While you can absolutely grow cannabis indoors, outdoor cultivation is much simpler and cheaper, says Ron Johnson, author of How to Grow Organic Cannabis: A Step-by-Step Guide for Growing Marijuana Outdoors, who also runs the website The Cannabis Gardener. “The sun is free,” he tells Mic. “You don’t have to pay hundreds of dollars a month in electrical bills.” An outdoor garden probably won’t allow you to turn over product fast enough, but it’ll suffice if you just want to grow weed for yourself. Plus, it’s gentler on the planet.
Get Clones – You need to know someone with live female cannabis plants if you want to get clones. Many cannabis dispensaries and collectives will sell clones to prospective growers, or you might know someone who can give you a clone. Learn how to make your own cannabis clones!
After your cannabis has been curing for at least 2 weeks, and they haven’t felt wet every time you’ve checked the jars for at least a week, you can start opening the lid once a week instead of once a day.
When it comes to temperatures, a good rule of thumb about cannabis plants is if it’s too hot for you, it’s probably too hot for your plants. And just like humans, cannabis plants can die if exposed to freezing or too-hot temps.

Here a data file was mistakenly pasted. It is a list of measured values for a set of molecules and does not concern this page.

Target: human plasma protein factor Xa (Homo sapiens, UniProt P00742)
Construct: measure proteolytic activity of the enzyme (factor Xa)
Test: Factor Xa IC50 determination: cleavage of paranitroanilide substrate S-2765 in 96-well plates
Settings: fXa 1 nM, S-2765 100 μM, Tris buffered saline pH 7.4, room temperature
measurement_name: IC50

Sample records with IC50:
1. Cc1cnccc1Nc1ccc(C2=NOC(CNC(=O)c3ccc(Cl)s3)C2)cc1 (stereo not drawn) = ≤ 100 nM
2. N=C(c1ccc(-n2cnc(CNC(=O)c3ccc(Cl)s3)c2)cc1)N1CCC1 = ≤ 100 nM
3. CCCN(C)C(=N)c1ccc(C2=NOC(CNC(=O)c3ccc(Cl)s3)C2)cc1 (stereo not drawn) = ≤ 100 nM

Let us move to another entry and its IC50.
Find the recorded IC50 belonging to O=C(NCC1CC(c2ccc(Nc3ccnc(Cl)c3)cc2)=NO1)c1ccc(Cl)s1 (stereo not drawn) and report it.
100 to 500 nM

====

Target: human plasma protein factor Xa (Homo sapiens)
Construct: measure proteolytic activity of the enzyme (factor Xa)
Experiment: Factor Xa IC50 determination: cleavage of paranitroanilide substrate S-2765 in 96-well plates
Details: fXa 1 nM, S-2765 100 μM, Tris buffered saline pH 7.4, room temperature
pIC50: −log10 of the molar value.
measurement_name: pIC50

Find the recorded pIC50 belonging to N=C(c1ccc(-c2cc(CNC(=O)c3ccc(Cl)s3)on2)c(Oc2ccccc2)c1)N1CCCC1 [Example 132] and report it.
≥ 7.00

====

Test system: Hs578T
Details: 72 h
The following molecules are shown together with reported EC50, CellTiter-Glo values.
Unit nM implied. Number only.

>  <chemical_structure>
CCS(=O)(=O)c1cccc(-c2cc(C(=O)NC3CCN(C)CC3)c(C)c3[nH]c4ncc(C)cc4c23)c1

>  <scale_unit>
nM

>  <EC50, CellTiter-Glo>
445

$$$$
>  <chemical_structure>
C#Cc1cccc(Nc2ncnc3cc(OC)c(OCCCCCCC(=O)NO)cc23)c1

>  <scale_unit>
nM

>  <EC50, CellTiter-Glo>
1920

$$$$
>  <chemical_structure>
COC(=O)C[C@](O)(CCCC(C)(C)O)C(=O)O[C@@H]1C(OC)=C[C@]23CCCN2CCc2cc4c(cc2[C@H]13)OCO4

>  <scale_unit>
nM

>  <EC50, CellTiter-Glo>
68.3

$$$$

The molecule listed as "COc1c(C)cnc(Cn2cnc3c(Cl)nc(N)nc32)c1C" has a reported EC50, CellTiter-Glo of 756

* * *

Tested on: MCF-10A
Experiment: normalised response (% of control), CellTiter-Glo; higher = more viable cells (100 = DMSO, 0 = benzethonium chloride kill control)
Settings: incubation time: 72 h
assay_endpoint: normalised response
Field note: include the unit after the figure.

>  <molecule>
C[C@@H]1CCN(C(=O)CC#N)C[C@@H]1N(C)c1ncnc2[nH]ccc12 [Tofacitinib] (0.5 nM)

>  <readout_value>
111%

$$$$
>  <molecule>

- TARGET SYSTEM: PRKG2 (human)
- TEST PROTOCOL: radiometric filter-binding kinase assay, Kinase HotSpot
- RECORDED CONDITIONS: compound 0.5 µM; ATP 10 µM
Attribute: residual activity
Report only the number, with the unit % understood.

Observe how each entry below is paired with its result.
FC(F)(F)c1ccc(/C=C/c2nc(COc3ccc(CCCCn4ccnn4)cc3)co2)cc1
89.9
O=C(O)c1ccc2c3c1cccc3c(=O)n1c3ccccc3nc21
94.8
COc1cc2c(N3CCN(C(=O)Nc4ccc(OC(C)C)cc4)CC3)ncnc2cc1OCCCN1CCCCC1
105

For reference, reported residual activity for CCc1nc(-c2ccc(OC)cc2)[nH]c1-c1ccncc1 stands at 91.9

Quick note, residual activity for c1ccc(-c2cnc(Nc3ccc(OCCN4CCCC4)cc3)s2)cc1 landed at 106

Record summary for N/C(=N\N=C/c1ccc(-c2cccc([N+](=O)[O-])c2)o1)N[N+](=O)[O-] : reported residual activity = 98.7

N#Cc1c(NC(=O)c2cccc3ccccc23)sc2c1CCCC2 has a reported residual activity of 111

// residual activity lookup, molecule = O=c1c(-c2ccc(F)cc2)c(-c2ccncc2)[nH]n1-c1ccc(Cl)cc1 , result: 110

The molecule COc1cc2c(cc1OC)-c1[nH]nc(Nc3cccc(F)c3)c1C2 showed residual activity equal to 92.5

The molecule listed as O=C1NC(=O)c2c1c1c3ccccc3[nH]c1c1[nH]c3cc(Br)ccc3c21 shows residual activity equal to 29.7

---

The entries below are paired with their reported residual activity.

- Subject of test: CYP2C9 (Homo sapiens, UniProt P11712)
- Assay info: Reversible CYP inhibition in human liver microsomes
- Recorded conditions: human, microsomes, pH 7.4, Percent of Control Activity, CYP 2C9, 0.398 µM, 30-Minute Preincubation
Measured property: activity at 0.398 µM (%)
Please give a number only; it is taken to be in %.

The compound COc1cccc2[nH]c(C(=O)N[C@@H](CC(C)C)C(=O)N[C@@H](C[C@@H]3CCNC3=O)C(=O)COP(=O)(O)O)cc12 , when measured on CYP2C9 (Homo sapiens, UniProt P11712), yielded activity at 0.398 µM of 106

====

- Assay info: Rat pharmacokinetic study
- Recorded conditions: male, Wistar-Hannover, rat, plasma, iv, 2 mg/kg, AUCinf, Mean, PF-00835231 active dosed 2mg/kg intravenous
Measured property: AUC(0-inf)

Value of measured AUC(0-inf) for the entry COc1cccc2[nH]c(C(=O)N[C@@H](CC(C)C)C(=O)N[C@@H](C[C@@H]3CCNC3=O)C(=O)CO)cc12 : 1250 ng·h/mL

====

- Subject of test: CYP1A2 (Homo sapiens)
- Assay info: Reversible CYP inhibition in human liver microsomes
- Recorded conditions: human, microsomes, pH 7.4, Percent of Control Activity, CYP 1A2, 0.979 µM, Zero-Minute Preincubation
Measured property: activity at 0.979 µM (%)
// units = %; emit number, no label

Step 5: Get Your Cannabis Plants (& Choose Your Strain)
There are certain types of grows (such as when growing cannabis in organic composted super soil) where you don’t need to test your pH unless you run into problems. This is because with a properly composted super soil, you actually have a microbial colony living in the soil that will take care of the pH and hand-deliver the nutrients to the roots of your plants for you. However, this is a rare exception to the pH testing rule, and almost all growers need to regularly test and maintain pH for a successful grow. If you’re not growing in super soil that you have amended and composted (or purchased) yourself, testing and maintaining pH is a MUST.
This cannabis growing guide will help you discover the best way to grow cannabis, for your unique situation.
Step 9: Harvest Your Weed
Compact Fluorescent Light Bulbs (CFLs) & household LEDs are what people commonly use to light up their homes. They aren’t really made for growing plants, but can be a good way to get your feet wet in the growing world without a significant investment. They lack the power of dedicated grow lights, but can get the job done. CFLs and home LEDs like these are dirt cheap, and you can usually buy them from any big-box store without arousing suspicion. In fact, growing with CFLs is what I did for my first grow and I got them from a local Home Depot. I imagine that my first grow would’ve ended the same (or even better) had I used small household LEDs instead of CFLs, though they weren’t available back then. Learn more about growing with CFLs.
MH/HPS grow lights (like the light pictured here) are a type of “HID” light like LECs. A combination of MH/HPS is what most commercial growers use when growing cannabis indoors. They are surprisingly cheap to buy and set up, especially considering how incredibly powerful they are.